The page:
From The UConn Blog, yesterday.
The penalties themselves may not appear to carry too much weight, and you will certainly hear a lot of screaming from opposing fans about UConn being "slapped on the wrist,"
Seriously; read through the report. It's 30 pages.
Here's the NCAA public summary (bolded emphasis mine):
The committee found that in his "zeal" to get the prospect admitted to the university and eligible to compete, the head coach allowed a booster, who was a certified agent by the National Basketball Association, to be involved in the recruitment process. Further, the committee found that the head coach "overlooked indications" that this booster might be breaking NCAA rules. Specifically, the booster provided the prospect with impermissible inducements, including the payment of at least a portion of the expenses for the young man’s foot surgery; the cost of his enrollment at a basketball academy; the registration fee for the SAT; as well as strength, conditioning and basketball training.
The men’s basketball staff was aware of the booster’s status as an agent and his relationship with the prospect. In fact, the coaches had frequent contact with the booster through approximately 2,000 phone calls or text messages with the agent throughout the recruitment process. Despite this regular contact, the men’s basketball coaching staff did not question the booster about his relationship with the prospect. In fact, the staff was sharing information about the prospect’s recruitment with the booster, knew of the booster’s frequent contact with the prospect, and was aware that the booster hoped to someday serve as an agent for the prospect.
Either the UConn coaching staff was complicit in the booster abuses, or Jim Calhoun is a complete moron. There is no other possible conclusion. Either way, he deserves to lose his job. Is it even remotely plausible that a major conference DI coach would not put two and two together about the booster/agent and his relationship with Nate Miles? Keep in mind that UConn compliance officers warned Calhoun and the athletic department to stay clear of Josh Nochimson in 1999. If the University of Connecticut cares one iota about about maintaining an atmosphere of compliance, Calhoun and A.D. Jeff Hathaway ought to be out the door after the season.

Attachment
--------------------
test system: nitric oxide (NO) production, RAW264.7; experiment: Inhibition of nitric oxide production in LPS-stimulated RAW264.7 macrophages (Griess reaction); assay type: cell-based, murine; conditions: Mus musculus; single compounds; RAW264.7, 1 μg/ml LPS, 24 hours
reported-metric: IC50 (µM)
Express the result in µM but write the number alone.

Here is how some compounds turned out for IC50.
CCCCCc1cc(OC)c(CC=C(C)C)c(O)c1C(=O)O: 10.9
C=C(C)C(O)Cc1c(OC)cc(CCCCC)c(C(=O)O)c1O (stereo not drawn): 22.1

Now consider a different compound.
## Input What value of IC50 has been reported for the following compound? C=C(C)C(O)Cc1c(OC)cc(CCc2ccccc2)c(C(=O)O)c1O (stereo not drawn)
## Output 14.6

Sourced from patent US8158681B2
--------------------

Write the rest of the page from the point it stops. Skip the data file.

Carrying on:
Oh, and there's also the matter of 150 impermissible phone calls and 190 impermissible text messages. Basically, the difference between Jim Calhoun and Kelvin Sampson today is that the NCAA could prove that Sampson lied, while Calhoun is sticking to his "see no evil, hear no evil" defense. From Sampson, to Dez Bryant, to former UConn DOBO Beau Archibald and assistant Patrick Sellers, the NCAA seems take a Richard Nixon-standard, punishing proven instances of lying more than actual violations. "Lying or incompetency" seems to be a reoccurring theme with Calhoun, as his explanation for UConn's horrible graduation rate similarly doesn't hold water.
And yet the NCAA apparently believes that Calhoun really does take that little interest in his program. Wonderful. Mike Rice and Tim Pernetti might as well wire cash to every A.A.U. basketball program in the tri-state area, because this case clearly sets a precedent that the NCAA has neither the means or the will to enforce the spirit of its rules. Three years probation, losing one scholarship, a three game suspension for Calhoun, and minor recruiting restrictions is a pittance.
Other report highlights:
- Jeff Hathaway on Nate Miles: "it was the most intense I've ever seen [the head coach] about the recruitment of any particular student-athlete."
- Something that I wasn't aware of with Nate Miles: one recent his case was so problematic was because he attended five different high schools. I hate to say this, but that portends for problems with Jordan Goodman.
- UConn apologists: isn't it a little troubling, on multiple fronts, that your former DOBO thought the impermissible calls were ok because higher-ups okayed them? It's already easy to anticipate the UConn reponse here: "Beau Archibald is a liar and cannot be trusted." Then why the heck did Calhoun hire hm as DOBO?!?!?!? Why was Archibald made the point man for recruiting Miles? There's too much blame to go around to put it all on one scapegoat, or even Archibald and Sellers.
Update: Dana O'Neil's post about Bruce Pearl helps to illustrate the above point about lying.
Asked to explain why former director of basketball operations Beau Archibald received a show-cause penalty and head coach Jim Calhoun only a three-game suspension, Thomas said, “When you have an individual who has a show cause for a certain reason, that is a very serious violation in terms of being forthcoming with the enforcement staff and the institution.’’
The NCAA, in this regard, is like a parent. Doing something wrong lands you in trouble. Doing something wrong and lying about it equates to a heap of trouble.